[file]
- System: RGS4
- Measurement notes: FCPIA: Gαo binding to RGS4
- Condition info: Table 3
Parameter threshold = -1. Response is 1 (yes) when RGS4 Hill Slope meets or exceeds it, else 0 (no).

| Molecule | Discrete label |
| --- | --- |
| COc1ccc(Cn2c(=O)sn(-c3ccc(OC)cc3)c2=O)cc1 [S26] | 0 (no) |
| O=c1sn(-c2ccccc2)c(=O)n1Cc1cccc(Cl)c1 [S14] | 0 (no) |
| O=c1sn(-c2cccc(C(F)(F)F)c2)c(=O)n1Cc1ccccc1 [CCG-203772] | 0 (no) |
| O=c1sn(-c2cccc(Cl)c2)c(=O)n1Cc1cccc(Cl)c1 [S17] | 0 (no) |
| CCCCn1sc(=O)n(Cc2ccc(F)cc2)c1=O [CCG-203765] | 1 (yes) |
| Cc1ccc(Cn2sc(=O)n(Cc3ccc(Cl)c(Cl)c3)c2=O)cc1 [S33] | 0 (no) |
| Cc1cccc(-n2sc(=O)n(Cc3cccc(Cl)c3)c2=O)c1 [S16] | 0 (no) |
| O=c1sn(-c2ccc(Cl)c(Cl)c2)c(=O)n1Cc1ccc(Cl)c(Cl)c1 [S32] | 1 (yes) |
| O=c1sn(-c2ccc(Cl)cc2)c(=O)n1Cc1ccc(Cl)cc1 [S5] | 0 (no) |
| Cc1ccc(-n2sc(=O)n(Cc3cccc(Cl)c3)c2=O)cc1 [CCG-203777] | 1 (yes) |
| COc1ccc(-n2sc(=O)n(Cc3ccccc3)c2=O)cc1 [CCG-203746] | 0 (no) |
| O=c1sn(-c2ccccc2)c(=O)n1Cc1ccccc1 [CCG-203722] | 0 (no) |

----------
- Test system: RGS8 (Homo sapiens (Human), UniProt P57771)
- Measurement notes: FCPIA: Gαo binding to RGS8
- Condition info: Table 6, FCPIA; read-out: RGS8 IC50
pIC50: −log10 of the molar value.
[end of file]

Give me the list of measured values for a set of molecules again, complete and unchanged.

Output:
- System: RGS4
- Measurement notes: FCPIA: Gαo binding to RGS4
- Condition info: Table 3
Parameter threshold = -1. Response is 1 (yes) when RGS4 Hill Slope meets or exceeds it, else 0 (no).

| Molecule | Discrete label |
| --- | --- |
| COc1ccc(Cn2c(=O)sn(-c3ccc(OC)cc3)c2=O)cc1 [S26] | 0 (no) |
| O=c1sn(-c2ccccc2)c(=O)n1Cc1cccc(Cl)c1 [S14] | 0 (no) |
| O=c1sn(-c2cccc(C(F)(F)F)c2)c(=O)n1Cc1ccccc1 [CCG-203772] | 0 (no) |
| O=c1sn(-c2cccc(Cl)c2)c(=O)n1Cc1cccc(Cl)c1 [S17] | 0 (no) |
| CCCCn1sc(=O)n(Cc2ccc(F)cc2)c1=O [CCG-203765] | 1 (yes) |
| Cc1ccc(Cn2sc(=O)n(Cc3ccc(Cl)c(Cl)c3)c2=O)cc1 [S33] | 0 (no) |
| Cc1cccc(-n2sc(=O)n(Cc3cccc(Cl)c3)c2=O)c1 [S16] | 0 (no) |
| O=c1sn(-c2ccc(Cl)c(Cl)c2)c(=O)n1Cc1ccc(Cl)c(Cl)c1 [S32] | 1 (yes) |
| O=c1sn(-c2ccc(Cl)cc2)c(=O)n1Cc1ccc(Cl)cc1 [S5] | 0 (no) |
| Cc1ccc(-n2sc(=O)n(Cc3cccc(Cl)c3)c2=O)cc1 [CCG-203777] | 1 (yes) |
| COc1ccc(-n2sc(=O)n(Cc3ccccc3)c2=O)cc1 [CCG-203746] | 0 (no) |
| O=c1sn(-c2ccccc2)c(=O)n1Cc1ccccc1 [CCG-203722] | 0 (no) |

----------
- Test system: RGS8 (Homo sapiens (Human), UniProt P57771)
- Measurement notes: FCPIA: Gαo binding to RGS8
- Condition info: Table 6, FCPIA; read-out: RGS8 IC50
pIC50: −log10 of the molar value.